In a city of eternally under-appreciated artists, Knox Fortune might be Chicago’s best kept secret. If you search his name on Google, you’d struggle to find much more than his collaborative work with SaveMoney; specifically Leather Corduroys’ Joey Purp and Kami. One spin of last year’s Season, a mixtape by the two talented emcees that was executive-produced by Knox, will have you grasping for a genre to put it in. Paired with Joey & Kami’s diverse lyrical capabilities, Knox’s myriad influences leave the project feeling more like a sampler platter of sounds than a ‘rap album’. Lodged in the middle of the release is a song called “Remember Me”; the pounding track closes with a 30 second melodic breakdown by Knox, which is among the lone traces of his voice on the web.
Needless to say, his upbeat, melodic contribution left me wanting more after I heard it. I wondered how, in the face of possible expectations from SaveMoney’s hip-hop-focused fanbase, someone could head into uncharted territory and come out with such an accessible sound. In explaining how he got to this point, Knox says: “I wasn’t intending to be a rap producer, so when I started working with rappers, they appreciated how I was putting in a unique perspective that they weren’t getting from their other producer friends.” If you told him 5 years ago he’d be on the frontlines of Chicago’s hip-hop scene, I’m sure he would’ve doubted you.
“We were at Shangri-La one night and I made a beat on Rick (Rubin)’s 808 machine-the same one they made Ill Communication on, the same one they were making Jay-Z’s shit on, it was so crazy. It was like catching a ghost…"
Listening to his catalog of unreleased solo work, the context helps clarify his musical perspective. While rap may be the realm he made the most noise in first, he certainly isn’t confined by that categorization. The range of styles he can take on is only trumped by his ability to deliver on each--you’re seemingly immersing in a unique facet of his musical mind with every song. “It might be a little bit confusing how I can make a Pharrell sounding song for Joey and then make something for myself that sounds like Beck. People might think that that’s kind of weird (laughs). But at the end of the day, I’m just a person in a studio making art every single day. I don’t go in there with the idea of ‘Oh, I’m gonna reference this particular influence today.’ I just go and do what I feel like doing.”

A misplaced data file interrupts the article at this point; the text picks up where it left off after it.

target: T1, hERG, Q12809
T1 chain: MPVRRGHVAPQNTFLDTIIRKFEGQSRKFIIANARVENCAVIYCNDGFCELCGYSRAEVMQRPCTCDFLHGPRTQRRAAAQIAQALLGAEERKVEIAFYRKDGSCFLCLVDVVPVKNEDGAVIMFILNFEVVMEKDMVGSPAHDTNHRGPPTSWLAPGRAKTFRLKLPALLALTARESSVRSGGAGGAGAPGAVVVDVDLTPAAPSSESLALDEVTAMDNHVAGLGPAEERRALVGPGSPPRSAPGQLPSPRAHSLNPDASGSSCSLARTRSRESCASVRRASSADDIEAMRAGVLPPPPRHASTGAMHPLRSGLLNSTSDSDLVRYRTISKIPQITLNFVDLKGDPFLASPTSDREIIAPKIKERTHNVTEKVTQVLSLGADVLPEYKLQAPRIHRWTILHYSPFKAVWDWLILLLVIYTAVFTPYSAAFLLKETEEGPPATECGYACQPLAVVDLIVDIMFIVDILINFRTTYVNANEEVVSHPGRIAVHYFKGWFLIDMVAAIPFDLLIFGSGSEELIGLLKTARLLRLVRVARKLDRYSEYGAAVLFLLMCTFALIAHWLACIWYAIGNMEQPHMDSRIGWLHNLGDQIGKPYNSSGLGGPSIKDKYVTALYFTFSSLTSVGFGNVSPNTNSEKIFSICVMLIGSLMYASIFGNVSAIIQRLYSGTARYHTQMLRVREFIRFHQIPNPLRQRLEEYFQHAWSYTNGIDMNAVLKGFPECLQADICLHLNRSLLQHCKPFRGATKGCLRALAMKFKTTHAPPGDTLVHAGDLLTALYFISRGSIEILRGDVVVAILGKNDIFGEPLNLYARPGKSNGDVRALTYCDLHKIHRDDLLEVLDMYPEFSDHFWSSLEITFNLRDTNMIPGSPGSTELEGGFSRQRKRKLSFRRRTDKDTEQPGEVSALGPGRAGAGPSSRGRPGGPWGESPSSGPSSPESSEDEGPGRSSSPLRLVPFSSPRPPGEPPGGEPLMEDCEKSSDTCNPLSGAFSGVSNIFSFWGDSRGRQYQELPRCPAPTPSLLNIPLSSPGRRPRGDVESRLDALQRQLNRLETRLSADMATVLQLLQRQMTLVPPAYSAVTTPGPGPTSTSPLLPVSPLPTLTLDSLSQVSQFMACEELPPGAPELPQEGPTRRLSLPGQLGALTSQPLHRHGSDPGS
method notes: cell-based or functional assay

While it’s clear that he has raw creativity and a great work ethic, he says his position at LPZ Studios helped mature his process. With producers like Smoko Ono, Papi Beatz, & Peter Cottontale frequently working there, Knox says he appreciates watching others’ techniques: “What I’m learning from a lot of these people is the editing side. Pure artists can come up with so many ideas, that then the real art comes from knowing which ones to put where. Otherwise the listener can just be overloaded with ideas. Refining everything; making sure each idea is important to you--those things are super important.” He mentions that the group effort plays to each contributor’s strengths and ultimately leads to a better final product.
“Dude, I should make a weed song-that’s honestly an investment.”
The mutual trust with his peers is what allows him the space to tackle different influences/genres. A major contributor to this creative confidence is his genuine and personal connection with friends & collaborators. On a conversational level, he’s extremely present, focusing on his immediate surroundings and little else. There’s no rush in his step, choosing to instead succumb to whatever situation life has thrown at him. His ceaseless-appreciation seems to be absorbed and reflected by those around him; the eternal smile on his face brings out a sort of communal optimism.
To get some material for this article we set up a “Day with Knox” scenario. Starting in Wicker, we knocked out a couple homie pit stops, like STA & Nini’s, before heading downtown for a free stroll around the Art Institute. Next thing you know we’re lurking through the vacant top floors of Macy’s and hanging out on the roofs of parking garages. At this point, we were craving coffee and discounted socks so we b-lined it to Uniqlo. Fighting hat-removing wind, we warily made our way to Salvation Army before finally landing at LPZ. There, Towkio showed us some unreleased gems before heading into a session for Purp’s project.
If there was one take away from seeing how he moves through the world, it was that this aura of enthusiasm is very palpable. I can’t imagine Macy’s employees start their shift with hopes that some skaters come in to charge their phone, but how are you gonna tell a smiling Knox no? We received little more than passive glances and understanding nods from security guards at the Art Institute when our convo surpassed standard museum volume. Knox’s conviction seems to entice others to his “It ain’t that serious” mentality.
From a broader perspective, this hunger to relate shows in how he wants his music to connect with people. While others may brag about the niche nature of their music, Knox seeks a holistic accessibility with his work--he mentions that he knows he made a good song when his Dad likes it. His writing resonates with listeners because of its focus on shared feelings and experiences. From pride to doubt, anxiety to joy; press play on one of his records in any era and the ideas discussed will still be relevant.
The last three years have been a whirlwind of attention for Chicago, and more specifically, SaveMoney. With a national audience patiently waiting on Joey Purp & Kami’s solo projects (titled iiiDrops & Just Like The Movies respectively), it seems the task of executive-producing them has pushed Knox’s personal work on the back burner. That is until I actually heard his unreleased songs and forced him to put something out with this piece. Without further adieu, enjoy his first solo single, “Seaglass”.